Women in the World

03.09.12

Livni on Iran: Let’s Hope Sanctions Work

Israel's opposition leader told Simon Schama that the Iranian threat is against all of the free world—but that she believes peace is possible.
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Should the United States and Israel bomb Iran? Over the past few months, as more evidence has emerged that the Islamic Republic might be harnessing nuclear technology for military purposes, that question has been on the minds of many from Washington to Tel Aviv (not to mention Tehran).

Yet for Tzipi Livni, Israel’s opposition leader, it is a question that should be handled behind closed doors.

“I don’t like this megaphone diplomacy,” Livni told Newsweek and The Daily Beast’s Simon Schama at the Women in the World forum on Friday. “Maybe this is something that men do?”

Nevertheless, as Schama respectfully pressed the former Israeli vice premier about the nature of the threat, Livni said it was indeed grave, but implied that patience was a virtue.

“Time is of the essence,” she said. “Now we see another stage in terms of sanctions and hopefully it will be more effective. The Iranian threat is against the free world. It’s not [just] an Israeli problem”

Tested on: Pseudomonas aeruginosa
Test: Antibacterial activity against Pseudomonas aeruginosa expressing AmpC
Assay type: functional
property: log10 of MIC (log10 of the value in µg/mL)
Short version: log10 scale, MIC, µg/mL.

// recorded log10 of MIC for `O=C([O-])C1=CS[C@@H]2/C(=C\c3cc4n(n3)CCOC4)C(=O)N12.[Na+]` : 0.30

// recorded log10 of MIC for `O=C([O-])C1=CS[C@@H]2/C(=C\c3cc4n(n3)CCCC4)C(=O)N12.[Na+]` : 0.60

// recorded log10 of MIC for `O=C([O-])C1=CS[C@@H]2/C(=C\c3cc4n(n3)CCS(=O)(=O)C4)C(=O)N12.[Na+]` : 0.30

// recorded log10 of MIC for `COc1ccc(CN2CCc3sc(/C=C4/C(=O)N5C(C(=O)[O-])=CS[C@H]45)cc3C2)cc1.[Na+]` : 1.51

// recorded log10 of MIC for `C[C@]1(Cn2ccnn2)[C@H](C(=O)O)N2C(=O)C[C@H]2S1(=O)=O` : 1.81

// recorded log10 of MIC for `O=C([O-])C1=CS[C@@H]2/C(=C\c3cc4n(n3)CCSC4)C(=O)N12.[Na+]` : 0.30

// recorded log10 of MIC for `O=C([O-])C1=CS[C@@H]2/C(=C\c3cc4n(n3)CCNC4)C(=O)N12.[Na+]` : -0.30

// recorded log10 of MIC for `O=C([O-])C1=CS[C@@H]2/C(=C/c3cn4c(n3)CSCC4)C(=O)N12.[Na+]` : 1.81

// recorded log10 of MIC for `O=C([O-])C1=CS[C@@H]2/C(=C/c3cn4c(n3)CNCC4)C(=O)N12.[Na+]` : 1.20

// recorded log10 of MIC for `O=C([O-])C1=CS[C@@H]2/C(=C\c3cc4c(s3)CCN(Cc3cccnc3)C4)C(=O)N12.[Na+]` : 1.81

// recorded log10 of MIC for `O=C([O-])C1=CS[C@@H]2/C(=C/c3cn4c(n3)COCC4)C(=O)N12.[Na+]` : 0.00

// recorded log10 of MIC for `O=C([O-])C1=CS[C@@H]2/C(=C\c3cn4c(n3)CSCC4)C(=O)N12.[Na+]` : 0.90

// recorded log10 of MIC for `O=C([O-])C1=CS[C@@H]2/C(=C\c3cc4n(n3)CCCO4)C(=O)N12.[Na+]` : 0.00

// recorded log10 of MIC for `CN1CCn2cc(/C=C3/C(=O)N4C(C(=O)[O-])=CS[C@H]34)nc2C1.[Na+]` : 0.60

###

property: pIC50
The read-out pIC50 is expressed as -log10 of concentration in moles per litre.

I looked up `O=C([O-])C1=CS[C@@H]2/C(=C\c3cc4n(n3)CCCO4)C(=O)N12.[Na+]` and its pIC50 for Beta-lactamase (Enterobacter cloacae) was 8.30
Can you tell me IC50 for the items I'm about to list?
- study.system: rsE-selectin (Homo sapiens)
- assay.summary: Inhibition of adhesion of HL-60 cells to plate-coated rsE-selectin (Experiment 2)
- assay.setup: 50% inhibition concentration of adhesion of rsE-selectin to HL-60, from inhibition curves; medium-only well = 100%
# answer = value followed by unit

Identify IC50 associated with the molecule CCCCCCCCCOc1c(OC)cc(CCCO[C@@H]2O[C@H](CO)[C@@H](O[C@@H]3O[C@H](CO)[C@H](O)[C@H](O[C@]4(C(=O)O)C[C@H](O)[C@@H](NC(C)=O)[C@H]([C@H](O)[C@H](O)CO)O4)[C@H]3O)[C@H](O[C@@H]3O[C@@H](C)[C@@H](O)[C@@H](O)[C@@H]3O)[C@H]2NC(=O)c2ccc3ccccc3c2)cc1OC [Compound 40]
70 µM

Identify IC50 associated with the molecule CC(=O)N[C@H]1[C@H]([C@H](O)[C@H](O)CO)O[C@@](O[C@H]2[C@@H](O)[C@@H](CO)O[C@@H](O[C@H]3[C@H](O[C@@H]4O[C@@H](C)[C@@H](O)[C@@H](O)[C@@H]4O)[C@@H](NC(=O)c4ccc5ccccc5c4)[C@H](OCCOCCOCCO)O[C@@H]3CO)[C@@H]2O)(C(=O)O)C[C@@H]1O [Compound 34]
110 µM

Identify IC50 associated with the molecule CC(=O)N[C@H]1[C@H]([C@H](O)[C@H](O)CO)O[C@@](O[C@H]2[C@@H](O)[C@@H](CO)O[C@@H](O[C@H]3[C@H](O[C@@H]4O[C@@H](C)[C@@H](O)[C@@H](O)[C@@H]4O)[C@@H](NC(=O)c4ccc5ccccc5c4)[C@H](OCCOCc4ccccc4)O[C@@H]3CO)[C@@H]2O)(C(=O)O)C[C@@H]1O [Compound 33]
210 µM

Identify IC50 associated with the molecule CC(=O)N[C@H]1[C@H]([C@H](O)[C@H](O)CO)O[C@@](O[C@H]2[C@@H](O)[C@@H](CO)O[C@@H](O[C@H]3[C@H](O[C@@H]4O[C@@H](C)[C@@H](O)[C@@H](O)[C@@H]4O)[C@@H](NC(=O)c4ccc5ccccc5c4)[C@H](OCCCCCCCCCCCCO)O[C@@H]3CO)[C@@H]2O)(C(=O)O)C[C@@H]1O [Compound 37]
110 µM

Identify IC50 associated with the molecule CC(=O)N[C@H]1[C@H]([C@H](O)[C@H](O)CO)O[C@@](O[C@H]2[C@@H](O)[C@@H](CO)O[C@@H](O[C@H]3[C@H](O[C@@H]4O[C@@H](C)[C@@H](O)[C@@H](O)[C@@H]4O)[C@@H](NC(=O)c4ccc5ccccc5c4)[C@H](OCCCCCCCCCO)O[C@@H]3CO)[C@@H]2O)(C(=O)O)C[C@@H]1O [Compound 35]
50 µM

One thing that could help the situation, Livni said, was to focus on a two-state solution with the Palestinians. Currently, negotiations remain at a standstill, but Livni said that progress on creating a Palestinian state could help Israel broaden its coalition and remove an issue that the Iranians use, she said, to foment radical support.

“I believe peace is feasible,” she said. “Solving the conflict with the Palestinians by a two-state solution is in the Israeli interest.”

Unfortunately, Livni said, since the Iranian nuclear issue came to the forefront, the United States appears to have backed off pressuring the two sides to meet.

The White House, she said, is “not doing enough to jump-start negotiations.”

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Marc Bryan-Brown

When asked about what appears to be a rising tide of discrimination against women in Israel, Livni was equally blunt.

“It’s not about feminism and women’s liberation” she said. “It’s about a clash of civilizations inside of Israel—between ultra orthodox and secular. The discrimination against women is just one part of this.”